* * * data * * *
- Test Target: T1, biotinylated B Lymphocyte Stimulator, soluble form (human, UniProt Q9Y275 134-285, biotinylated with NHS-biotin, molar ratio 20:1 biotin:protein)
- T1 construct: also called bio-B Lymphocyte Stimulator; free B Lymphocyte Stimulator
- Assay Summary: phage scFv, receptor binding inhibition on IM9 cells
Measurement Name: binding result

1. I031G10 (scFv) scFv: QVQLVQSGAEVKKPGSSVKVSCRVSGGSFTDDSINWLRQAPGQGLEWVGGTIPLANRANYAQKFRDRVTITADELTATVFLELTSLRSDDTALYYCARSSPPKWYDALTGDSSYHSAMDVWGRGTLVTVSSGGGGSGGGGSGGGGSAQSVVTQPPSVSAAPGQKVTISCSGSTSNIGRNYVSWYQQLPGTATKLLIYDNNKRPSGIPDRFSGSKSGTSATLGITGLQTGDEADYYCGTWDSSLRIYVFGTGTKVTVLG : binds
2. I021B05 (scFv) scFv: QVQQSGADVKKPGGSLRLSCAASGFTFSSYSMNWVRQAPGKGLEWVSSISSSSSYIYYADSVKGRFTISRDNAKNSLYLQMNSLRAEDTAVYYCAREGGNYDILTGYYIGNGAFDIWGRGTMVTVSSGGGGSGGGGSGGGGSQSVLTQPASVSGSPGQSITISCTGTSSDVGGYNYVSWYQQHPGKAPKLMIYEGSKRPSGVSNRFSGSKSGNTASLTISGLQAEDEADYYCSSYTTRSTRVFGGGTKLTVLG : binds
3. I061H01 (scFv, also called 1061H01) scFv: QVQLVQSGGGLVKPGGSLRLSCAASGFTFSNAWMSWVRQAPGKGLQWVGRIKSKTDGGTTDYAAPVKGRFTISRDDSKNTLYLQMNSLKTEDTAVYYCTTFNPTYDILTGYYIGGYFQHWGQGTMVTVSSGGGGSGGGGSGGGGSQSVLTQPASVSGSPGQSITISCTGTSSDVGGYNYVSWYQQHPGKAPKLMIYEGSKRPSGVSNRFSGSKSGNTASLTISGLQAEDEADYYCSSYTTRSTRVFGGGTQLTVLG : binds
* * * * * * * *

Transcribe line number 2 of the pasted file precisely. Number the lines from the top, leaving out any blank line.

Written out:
- T1 construct: also called bio-B Lymphocyte Stimulator; free B Lymphocyte Stimulator